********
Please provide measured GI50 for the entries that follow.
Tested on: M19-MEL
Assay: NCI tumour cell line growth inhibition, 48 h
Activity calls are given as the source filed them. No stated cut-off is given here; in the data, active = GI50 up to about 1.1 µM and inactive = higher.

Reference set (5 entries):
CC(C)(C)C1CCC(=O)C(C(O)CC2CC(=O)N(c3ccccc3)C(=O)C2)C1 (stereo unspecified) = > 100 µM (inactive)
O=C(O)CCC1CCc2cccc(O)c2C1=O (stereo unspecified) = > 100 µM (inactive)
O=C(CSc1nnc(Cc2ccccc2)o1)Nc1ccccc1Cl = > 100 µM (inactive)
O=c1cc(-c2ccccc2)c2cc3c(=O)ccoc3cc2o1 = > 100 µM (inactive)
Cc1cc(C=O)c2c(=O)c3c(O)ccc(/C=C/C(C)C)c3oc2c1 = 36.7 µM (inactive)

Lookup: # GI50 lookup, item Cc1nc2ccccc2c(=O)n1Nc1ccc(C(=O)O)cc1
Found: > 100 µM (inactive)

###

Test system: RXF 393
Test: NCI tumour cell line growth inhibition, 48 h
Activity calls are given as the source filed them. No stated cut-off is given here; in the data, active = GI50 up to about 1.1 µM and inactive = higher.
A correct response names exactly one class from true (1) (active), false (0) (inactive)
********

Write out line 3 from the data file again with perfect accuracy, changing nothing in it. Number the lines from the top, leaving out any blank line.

Assay: NCI tumour cell line growth inhibition, 48 h